Sadly, false information gets blindly shared hundreds of thousands of times. Some people refuse vaccination because they’ve watched or read something and are now more fearful of the vaccine than of the SARS-CoV-2 virus. People are getting very sick and dying because they’ve listened to this sort of fake story. As Australia moves into the next pandemic phase and learns to live with the virus, we will see many more people getting sick. Many will recover, some will develop long-COVID, others will die. Most of this is highly preventable simply by being vaccinated. I strongly encourage you to chat with your GP and get a second opinion if you’re not satisfied.
See through the hype
Fake news will invariably play on people’s hopes and fears, anger, empathy, or sense of justice. And, have you noticed, it’s ALWAYS someone else’s fault? Blame the government, blame the health experts (think Dr Fauci, America’s Chief Medical Advisor to the President, and the heat he’s copped from people who don’t know the first thing about viral pandemics and immunology).
Harmful propaganda will always play on our fears and blame others for our problems. The 1918 flu pandemic was blamed on the Germans’ Submarines. In the 14th Century, the Bubonic plague was blamed on Jews, acting on behalf of the Muslim prince of Grenada, who had bribed the lepers to contaminate public fountains and wells to kill the Christians.
Casting blame legitimises our despising of the “other” who is viewed as the cause of our problems. If you’re a Christian, behaviour such as this lies far below the Royal Law of Scripture, “Love your neighbour as yourself” (James 2:8). Your behaviour online must be in line with the faith you profess!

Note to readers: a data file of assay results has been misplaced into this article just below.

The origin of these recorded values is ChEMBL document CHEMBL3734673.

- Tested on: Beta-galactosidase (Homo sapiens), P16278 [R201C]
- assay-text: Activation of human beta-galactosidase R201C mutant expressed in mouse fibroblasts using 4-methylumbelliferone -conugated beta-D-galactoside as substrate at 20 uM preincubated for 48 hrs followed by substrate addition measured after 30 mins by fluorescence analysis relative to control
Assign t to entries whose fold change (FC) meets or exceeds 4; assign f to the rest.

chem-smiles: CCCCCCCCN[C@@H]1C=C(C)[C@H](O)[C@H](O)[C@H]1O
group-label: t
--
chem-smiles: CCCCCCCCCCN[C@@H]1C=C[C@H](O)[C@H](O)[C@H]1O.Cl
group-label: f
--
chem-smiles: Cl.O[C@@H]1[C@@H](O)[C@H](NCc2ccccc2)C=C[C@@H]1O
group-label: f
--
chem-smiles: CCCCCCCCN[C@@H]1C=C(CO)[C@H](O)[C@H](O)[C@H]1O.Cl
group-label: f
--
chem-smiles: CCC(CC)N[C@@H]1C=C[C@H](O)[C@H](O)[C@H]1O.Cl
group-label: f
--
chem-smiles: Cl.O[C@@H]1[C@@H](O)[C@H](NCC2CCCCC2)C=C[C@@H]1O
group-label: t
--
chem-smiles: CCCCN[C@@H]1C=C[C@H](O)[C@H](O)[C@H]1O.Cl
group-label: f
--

I do all of the above BEFORE I post or share anything on social media. If you are a person of truth, you must do due diligence BEFORE you say or publish anything. But we all get it wrong sometimes. And when we do, let’s own it and apologise.
If I notice something false on someone else’s page, I invariably send them a private message. Sometimes I leave a comment on the thread. Mostly, my message is ignored, and the post remains.
Several months ago, a friend posted this on Facebook, “After hearing Mark Zuckerberg saying that posting the Lord’s Prayer goes against their policies….” He then posted the Lord’s Prayer and encouraged other people to share his comments that anything of the Gospel is considered HATE speech by Facebook. He continued, “So, I posted this because the Lord’s Prayer is against their company policy.” I let him know that this is a hoax that has been circulating on Facebook since 2014. He didn’t reply. No comments. No, “thanks for letting me know, Rob.” I’ve come to expect this kind of ghosting on social media. But what a sad day it is when we can’t be grateful, humble, and truthful. By the way, this false information was shared 257 times by his Facebook friends. People carelessly passed on the fake news and commented, “Amen,” dozens of times as if this was gospel truth. Which it isn’t. God help us!
If you post something fake or inaccurate, don’t be embarrassed but please be responsible. Apologise for the post and make sure others realise that your original statement was wrong.
Some of the bogus information circulating online is spread by bad actors. For example, a German-based conspiracy group (Worldwide Demonstration) has helped to coordinate protests across the globe, including in various Australian cities. “The group’s various Facebook and Telegram pages are awash with anti-vaccine and Covid-19 conspiracy theories, as well as other conspiratorial content such as QAnon and Islamophobia.” (See reference)
Sadly, Christian people are being captivated by this dangerous rhetoric that leads them to behave in a less than Christian way. We must be better than this!